Discusses key economic indicators and trade statistics, which countries are dominant in the market, the U.S. market share, the political situation if relevant, the top reasons why U.S. companies should consider exporting to this country, and other issues that affect trade, e.g., terrorism, currency devaluations, trade agreements.
Last Published: 8/6/2019
Ukraine’s economy is recovering from a deep slump. Following a political and economic crisis in 2014-2015 and cumulative economic decline of 16 percent, Ukraine’s economy began slowly growing in 2016 with two percent year-over-year growth. While the country’s turn-around was primarily attributable to reforms implemented by Ukraine’s first technocratic government, growth in 2016 was driven by a rebound in domestic investment activity and a modest recovery in household consumption. Domestic demand continued to fuel economic growth of 2.5 percent in 2017 and 3.3 percent in 2018.

Ukraine’s global trade continued to grow in 2018, but imports significantly outpaced exports, resulting in Ukraine’s trade deficit nearly tripling to $3.8 billion.  Ukraine’s trade balance surplus in services increased by approximately 19 percent to $6.1 billion in 2018, reflecting Ukraine’s growing role as an information technology (IT) leader.  Goods exported from Ukraine increased by 9 percent in 2018.

Despite its low economic growth and growing trade deficit, Ukraine’s economy has several bright spots, most notably agriculture, which grew 7.8 percent year-over-year in 2018.  Last year Ukraine harvested 70 million tons and exported 50.4 million tons of grain, which was the country’s record high.  Ukraine ranks among the world’s top producers of grain crops including wheat, corn, and barley.  In 2016, Ukraine’s sugar exports also reached a 15-year high.  Barring weather issues, 2019 harvests will likely set new records, and agriculture will continue to support the economy. Stable agricultural growth presents significant opportunities for U.S. exporters of agricultural machinery, as well as other inputs like seeds and fertilizers.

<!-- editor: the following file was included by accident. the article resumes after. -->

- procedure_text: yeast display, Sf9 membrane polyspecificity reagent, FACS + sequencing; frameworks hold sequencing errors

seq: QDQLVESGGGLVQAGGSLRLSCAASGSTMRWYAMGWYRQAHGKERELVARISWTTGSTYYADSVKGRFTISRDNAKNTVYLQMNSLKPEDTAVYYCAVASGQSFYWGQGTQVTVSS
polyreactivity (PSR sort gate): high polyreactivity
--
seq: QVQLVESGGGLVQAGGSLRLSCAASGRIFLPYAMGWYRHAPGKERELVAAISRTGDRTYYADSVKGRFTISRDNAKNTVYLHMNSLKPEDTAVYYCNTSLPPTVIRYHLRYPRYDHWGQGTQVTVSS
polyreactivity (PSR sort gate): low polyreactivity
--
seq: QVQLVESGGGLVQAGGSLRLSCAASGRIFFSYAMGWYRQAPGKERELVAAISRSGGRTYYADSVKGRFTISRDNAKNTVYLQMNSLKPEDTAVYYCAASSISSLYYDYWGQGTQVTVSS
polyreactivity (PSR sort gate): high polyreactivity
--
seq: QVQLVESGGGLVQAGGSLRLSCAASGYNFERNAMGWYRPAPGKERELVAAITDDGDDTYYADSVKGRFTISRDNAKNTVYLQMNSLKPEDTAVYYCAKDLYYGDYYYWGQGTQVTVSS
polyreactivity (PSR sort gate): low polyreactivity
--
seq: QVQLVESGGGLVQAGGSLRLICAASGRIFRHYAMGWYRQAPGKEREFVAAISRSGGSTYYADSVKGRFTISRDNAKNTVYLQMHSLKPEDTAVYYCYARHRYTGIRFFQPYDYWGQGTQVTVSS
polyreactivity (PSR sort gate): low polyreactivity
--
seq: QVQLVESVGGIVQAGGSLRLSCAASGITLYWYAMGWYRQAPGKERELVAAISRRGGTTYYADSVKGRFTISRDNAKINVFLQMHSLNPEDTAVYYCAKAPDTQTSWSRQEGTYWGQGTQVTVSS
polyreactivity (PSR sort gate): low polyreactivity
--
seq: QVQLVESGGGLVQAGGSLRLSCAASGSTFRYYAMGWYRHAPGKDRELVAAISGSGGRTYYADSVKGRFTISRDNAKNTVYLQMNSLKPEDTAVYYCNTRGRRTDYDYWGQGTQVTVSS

Ukraine’s economy is recovering from a deep slump. Following a political and economic crisis in 2014-2015 and cumulative economic decline of 16 percent, Ukraine’s economy began slowly growing in 2016 with two percent year-over-year growth. While the country’s turn-around was primarily attributable to reforms implemented by Ukraine’s first technocratic government, growth in 2016 was driven by a rebound in domestic investment activity and a modest recovery in household consumption. Domestic demand continued to fuel economic growth of 2.5 percent in 2017 and 3.3 percent in 2018. 

Ukraine’s global trade continued to grow in 2018, but imports significantly outpaced exports, resulting in Ukraine’s trade deficit nearly tripling to $3.8 billion.  Ukraine’s trade balance surplus in services increased by approximately 19 percent to $6.1 billion in 2018, reflecting Ukraine’s growing role as an information technology (IT) leader.  Goods exported from Ukraine increased by 9 percent in 2018.

Despite its low economic growth and growing trade deficit, Ukraine’s economy has several bright spots, most notably agriculture, which grew 7.8 percent year-over-year in 2018.  Last year Ukraine harvested 70 million tons and exported 50.4 million tons of grain, which was the country’s record high.  Ukraine ranks among the world’s top producers of grain crops including wheat, corn, and barley.  In 2016, Ukraine’s sugar exports also reached a 15-year high.  Barring weather issues, 2019 harvests will likely set new records, and agriculture will continue to support the economy. Stable agricultural growth presents significant opportunities for U.S. exporters of agricultural machinery, as well as other inputs like seeds and fertilizers.

Ukraine’s recent economic recovery and macroeconomic stabilization are supported heavily by the International Monetary Fund (IMF). Ukraine received $1.4 billion of the first tranche from the International Monetary Fund (IMF) under a new Stand-By Arrangement (SBA) program for Ukraine, approved by the IMF Board of Directors on December 18, 2018. Due this receipt, Ukraine’s international reserves grew to $20.1 billion as of December 21, 2018. Future IMF assistance will depend on additional reforms, including pension reform, land reform, and additional steps to fight corruption. According to the IMF, per capita GDP in Ukraine is still very low—just 20 percent of the EU average and the second lowest level of all Central and Eastern European countries. Faster, sustainable, and inclusive growth is needed to recover lost ground and improve living standards.

 

Prepared by our U.S. Embassies abroad. With its network of 108 offices across the United States and in more than 75 countries, the U.S. Commercial Service of the U.S. Department of Commerce utilizes its global presence and international marketing expertise to help U.S. companies sell their products and services worldwide. Locate the U.S. Commercial Service trade specialist in the U.S. nearest you by visiting http://export.gov/usoffices.



Ukraine Trade Development and Promotion